Ten spectacular graphic novels from 2014

    The Motherless Oven by Rob Davis
    This is a weird one, but in the nervy surreal way that word-playful novels like "A Clockwork Orange" or "Ulysses" are weird. The main character, a teenage schoolboy named Scarper Lee, lives in a world where it rains knives and people make their own parents, contraptions that can be anything from a tiny figurine stashable in a pocket to biomorphic boiler-like entities that seem to have escaped from Dr. Seuss' nightmares. Their homes are crammed with gadgets they call gods and instead of TV they watch a hulu-hoop-size wheel of repeating images that changes with the day of the week. They also know their own "death day," and Scarper's is coming up fast. Maybe that's why he runs off with the new girl at school, a real troublemaker, and the obscurely dysfunctional Castro, whose mother is a cageful of talking parakeets. A solid towline of teenage angst holds this manically inventive vision together, and proves that some graphic novels can rival the text-only kind at their own game.

    Ten spectacular graphic novels from 2014

    NOBROW 9: It's Oh So Quiet
    For each issue, the anthology magazine put out by this adventurous U.K.-based publisher of independent graphic design, illustration and comics gives 45 artists a four-color palette and a theme. In the ninth issue, the theme is silence, and the results are magnificent and full of surprises. The comics, each told in images only, range from atmospheric to trippy to jokey to melancholy to epic to creepy. But the two-page illustrations are even more powerful, even if it's not always easy to see how they pertain to the overall concept of silence. Well, except perhaps for the fact that so many of them left me utterly dumbstruck with visual delight.

    Ten spectacular graphic novels from 2014

    Over Easy by Mimi Pond
    When Pond was a broke art student in the 1970s, she took a job at a neighborhood breakfast spot in Oakland, a place with good food, splendid coffee and an endlessly entertaining crew of short-order cooks, waitresses, dishwashers and regular customers. This graphic memoir, influenced by the work of Pond's friend, Alison Bechdel, captures the funky ethos of the time, when hippies, punks and disco aficionados mingled in a Bay Area at the height of its eccentricity. The staff of the Imperial Cafe were forever swapping wisecracks and hopping in and out of each other's beds, which makes them more or less like every restaurant team in history. There's an intoxicating esprit de corps to a well-run everyday joint like the Imperial Cafe, and never has the delight in being part of it been more winningly portrayed.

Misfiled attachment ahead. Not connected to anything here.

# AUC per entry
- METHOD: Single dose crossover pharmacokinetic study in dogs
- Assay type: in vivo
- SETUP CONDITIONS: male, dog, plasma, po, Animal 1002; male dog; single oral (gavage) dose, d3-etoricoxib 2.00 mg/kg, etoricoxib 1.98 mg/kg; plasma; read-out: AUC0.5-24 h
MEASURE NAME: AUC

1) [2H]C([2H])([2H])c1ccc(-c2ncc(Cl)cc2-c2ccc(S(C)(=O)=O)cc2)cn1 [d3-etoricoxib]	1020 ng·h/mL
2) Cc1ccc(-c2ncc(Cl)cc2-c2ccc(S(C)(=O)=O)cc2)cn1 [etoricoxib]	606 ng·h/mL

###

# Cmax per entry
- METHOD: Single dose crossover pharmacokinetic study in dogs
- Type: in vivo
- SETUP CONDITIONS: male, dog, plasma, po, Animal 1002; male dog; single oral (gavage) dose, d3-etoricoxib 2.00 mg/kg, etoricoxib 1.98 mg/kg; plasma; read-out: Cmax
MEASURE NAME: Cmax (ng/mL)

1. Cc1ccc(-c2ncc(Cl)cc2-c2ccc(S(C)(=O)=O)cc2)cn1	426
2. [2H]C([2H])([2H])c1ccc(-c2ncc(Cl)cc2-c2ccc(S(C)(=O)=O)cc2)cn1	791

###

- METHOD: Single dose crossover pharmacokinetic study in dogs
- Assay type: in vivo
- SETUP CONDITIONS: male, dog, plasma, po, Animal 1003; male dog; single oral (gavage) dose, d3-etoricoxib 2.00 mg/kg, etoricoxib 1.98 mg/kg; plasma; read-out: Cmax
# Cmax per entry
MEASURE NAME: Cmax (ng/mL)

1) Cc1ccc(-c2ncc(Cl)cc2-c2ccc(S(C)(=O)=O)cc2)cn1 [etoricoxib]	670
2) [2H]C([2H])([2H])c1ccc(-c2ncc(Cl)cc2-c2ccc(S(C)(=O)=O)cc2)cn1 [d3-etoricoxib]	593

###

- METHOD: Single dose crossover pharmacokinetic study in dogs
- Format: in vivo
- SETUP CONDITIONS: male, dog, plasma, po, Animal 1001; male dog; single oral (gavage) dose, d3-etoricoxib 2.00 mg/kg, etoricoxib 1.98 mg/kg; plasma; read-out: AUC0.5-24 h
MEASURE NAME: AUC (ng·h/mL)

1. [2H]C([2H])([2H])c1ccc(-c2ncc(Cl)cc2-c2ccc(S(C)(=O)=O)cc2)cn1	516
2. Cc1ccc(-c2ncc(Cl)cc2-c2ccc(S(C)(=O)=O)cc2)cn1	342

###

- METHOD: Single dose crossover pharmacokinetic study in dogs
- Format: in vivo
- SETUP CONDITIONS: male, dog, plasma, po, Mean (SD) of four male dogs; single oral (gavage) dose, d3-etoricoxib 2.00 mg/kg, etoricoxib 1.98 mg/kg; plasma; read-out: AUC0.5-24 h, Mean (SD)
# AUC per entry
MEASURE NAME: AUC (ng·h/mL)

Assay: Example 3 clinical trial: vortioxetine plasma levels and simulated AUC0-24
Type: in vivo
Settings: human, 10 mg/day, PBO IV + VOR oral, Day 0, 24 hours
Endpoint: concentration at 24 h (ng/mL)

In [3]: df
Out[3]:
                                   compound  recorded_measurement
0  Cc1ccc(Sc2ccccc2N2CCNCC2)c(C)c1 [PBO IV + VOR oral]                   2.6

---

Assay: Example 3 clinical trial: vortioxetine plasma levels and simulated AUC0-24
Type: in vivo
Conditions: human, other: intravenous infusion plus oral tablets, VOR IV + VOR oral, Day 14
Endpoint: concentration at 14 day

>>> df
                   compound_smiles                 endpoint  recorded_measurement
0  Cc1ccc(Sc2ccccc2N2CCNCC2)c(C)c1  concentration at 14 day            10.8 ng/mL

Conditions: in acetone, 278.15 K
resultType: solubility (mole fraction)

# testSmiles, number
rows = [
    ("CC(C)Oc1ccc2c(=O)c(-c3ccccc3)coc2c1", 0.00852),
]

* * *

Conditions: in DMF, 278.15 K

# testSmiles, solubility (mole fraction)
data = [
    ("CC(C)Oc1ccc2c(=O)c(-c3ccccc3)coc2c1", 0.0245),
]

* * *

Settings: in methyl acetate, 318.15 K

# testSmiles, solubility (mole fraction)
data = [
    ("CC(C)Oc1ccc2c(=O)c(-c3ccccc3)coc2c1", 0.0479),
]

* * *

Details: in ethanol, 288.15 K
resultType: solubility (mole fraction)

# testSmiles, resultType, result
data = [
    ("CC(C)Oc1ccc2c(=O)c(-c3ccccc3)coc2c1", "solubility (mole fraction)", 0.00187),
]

Ten spectacular graphic novels from 2014

    The Shadow Hero by Gene Luen Yang and Sonny Liew
    You don't have to be a superhero fan to be utterly charmed by Yang and Liew's revival of a little-known character created in the 1940s by the cartoonist Chu Hing. This version of the Green Turtle, however, is rich in characterization, comedy and luscious period detail from the Chinatown of "San Incendio" (a ringer for San Francisco). Hank, son of a mild-mannered grocer, would like to follow in his father's footsteps, but his restless mother (the book's best character and drawn with masterful nuance by Liew) has other ideas after her thrilling encounter with a superhero. Yang's story effortlessly folds pathos into humor without stooping to either slapstick or cheap "darkness." This is that rare tribute that far surpasses the thing it celebrates.

    Ten spectacular graphic novels from 2014

    Shoplifter by Michael Cho
    Corinna Park, former English major, works, unhappily, in a Toronto advertising agency. When the dissatisfaction of the past five years begins to oppress her, she lets off steam by pilfering magazines from a local convenience store. Cho's moody character study is as much about city life as it is about Corinna. He depicts her falling asleep in front of the TV in her condo, brooding on the subway, roaming the crowded streets after a budding romance goes awry. Like a great short story, this is a simple tale of a young woman figuring out how to get her life back, but if feels as if it contains so much of contemporary existence -- its comforts, its loneliness, its self-deceptions -- suspended in wintery amber.

    Ten spectacular graphic novels from 2014

    Through the Woods by Emily Carroll
    This collection of archetypal horror, fairy and ghost stories, all about young girls, comes lushly decked in Carroll's inky black, snowy white and blood-scarlet art. A young bride hears her predecessor's bones singing from under the floorboards, two friends make the mistake of pretending to summon the spirits of the dead, a family of orphaned siblings disappears one by one into the winter nights. Carroll's color-saturated images can be jagged, ornate and gruesome, but she also knows how to chill with absence, shadows and a single staring eye. Literary readers who cherish the work of Kelly Link or the late Angela Carter's collection, "The Bloody Chamber," will adore the violent beauty on these pages.

  • Recent Slide Shows



Comment Preview

Your name will appear as username ( settings | log out )

You may use these HTML tags and attributes: <a href=""> <b> <em> <strong> <i> <blockquote>